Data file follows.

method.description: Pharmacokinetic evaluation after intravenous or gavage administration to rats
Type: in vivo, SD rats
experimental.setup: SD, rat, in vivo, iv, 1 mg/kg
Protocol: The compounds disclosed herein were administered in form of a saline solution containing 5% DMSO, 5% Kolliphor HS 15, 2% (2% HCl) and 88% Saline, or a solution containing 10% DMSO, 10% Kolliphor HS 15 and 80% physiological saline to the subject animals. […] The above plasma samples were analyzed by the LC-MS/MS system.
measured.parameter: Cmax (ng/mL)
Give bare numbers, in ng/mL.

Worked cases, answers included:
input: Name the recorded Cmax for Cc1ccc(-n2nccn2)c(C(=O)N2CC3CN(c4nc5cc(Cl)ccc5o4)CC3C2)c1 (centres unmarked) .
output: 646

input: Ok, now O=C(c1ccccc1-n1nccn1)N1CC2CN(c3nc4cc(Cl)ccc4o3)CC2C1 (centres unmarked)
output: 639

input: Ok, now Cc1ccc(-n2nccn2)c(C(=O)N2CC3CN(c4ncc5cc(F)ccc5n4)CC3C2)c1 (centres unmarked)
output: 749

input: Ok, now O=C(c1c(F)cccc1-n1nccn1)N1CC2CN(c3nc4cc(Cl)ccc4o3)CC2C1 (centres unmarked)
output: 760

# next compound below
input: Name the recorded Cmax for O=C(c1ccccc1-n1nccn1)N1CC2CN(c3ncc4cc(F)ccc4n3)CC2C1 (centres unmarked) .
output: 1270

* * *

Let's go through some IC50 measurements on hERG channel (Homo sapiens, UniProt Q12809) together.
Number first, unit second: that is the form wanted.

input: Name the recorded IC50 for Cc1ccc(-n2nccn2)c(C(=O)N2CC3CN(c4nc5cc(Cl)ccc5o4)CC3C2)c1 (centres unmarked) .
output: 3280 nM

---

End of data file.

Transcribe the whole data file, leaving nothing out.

method.description: Pharmacokinetic evaluation after intravenous or gavage administration to rats
Type: in vivo, SD rats
experimental.setup: SD, rat, in vivo, iv, 1 mg/kg
Protocol: The compounds disclosed herein were administered in form of a saline solution containing 5% DMSO, 5% Kolliphor HS 15, 2% (2% HCl) and 88% Saline, or a solution containing 10% DMSO, 10% Kolliphor HS 15 and 80% physiological saline to the subject animals. […] The above plasma samples were analyzed by the LC-MS/MS system.
measured.parameter: Cmax (ng/mL)
Give bare numbers, in ng/mL.

Worked cases, answers included:
input: Name the recorded Cmax for Cc1ccc(-n2nccn2)c(C(=O)N2CC3CN(c4nc5cc(Cl)ccc5o4)CC3C2)c1 (centres unmarked) .
output: 646

input: Ok, now O=C(c1ccccc1-n1nccn1)N1CC2CN(c3nc4cc(Cl)ccc4o3)CC2C1 (centres unmarked)
output: 639

input: Ok, now Cc1ccc(-n2nccn2)c(C(=O)N2CC3CN(c4ncc5cc(F)ccc5n4)CC3C2)c1 (centres unmarked)
output: 749

input: Ok, now O=C(c1c(F)cccc1-n1nccn1)N1CC2CN(c3nc4cc(Cl)ccc4o3)CC2C1 (centres unmarked)
output: 760

# next compound below
input: Name the recorded Cmax for O=C(c1ccccc1-n1nccn1)N1CC2CN(c3ncc4cc(F)ccc4n3)CC2C1 (centres unmarked) .
output: 1270

* * *

Let's go through some IC50 measurements on hERG channel (Homo sapiens, UniProt Q12809) together.
Number first, unit second: that is the form wanted.

input: Name the recorded IC50 for Cc1ccc(-n2nccn2)c(C(=O)N2CC3CN(c4nc5cc(Cl)ccc5o4)CC3C2)c1 (centres unmarked) .
output: 3280 nM

---